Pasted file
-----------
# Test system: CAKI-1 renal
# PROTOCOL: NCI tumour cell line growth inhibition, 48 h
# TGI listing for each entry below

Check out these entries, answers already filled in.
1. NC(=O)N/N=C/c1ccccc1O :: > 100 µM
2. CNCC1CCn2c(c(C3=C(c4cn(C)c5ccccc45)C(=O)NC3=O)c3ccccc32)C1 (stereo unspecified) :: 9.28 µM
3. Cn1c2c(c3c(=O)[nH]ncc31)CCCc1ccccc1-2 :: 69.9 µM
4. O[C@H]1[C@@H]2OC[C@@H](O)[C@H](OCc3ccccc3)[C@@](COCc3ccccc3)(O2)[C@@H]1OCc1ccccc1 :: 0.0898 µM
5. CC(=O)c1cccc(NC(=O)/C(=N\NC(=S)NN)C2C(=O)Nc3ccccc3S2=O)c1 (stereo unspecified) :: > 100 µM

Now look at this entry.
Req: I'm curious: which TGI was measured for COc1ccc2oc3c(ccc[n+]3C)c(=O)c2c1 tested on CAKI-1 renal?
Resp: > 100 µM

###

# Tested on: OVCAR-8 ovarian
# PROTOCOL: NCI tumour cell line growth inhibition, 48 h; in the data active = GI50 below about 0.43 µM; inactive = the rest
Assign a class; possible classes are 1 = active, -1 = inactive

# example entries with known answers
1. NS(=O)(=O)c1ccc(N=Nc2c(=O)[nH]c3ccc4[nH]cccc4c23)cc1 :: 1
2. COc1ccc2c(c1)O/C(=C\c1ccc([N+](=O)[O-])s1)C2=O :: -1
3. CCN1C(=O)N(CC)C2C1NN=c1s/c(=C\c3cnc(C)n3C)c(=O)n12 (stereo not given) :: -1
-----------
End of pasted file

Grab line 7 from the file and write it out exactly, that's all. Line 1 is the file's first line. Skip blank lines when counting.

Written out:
3. Cn1c2c(c3c(=O)[nH]ncc31)CCCc1ccccc1-2 :: 69.9 µM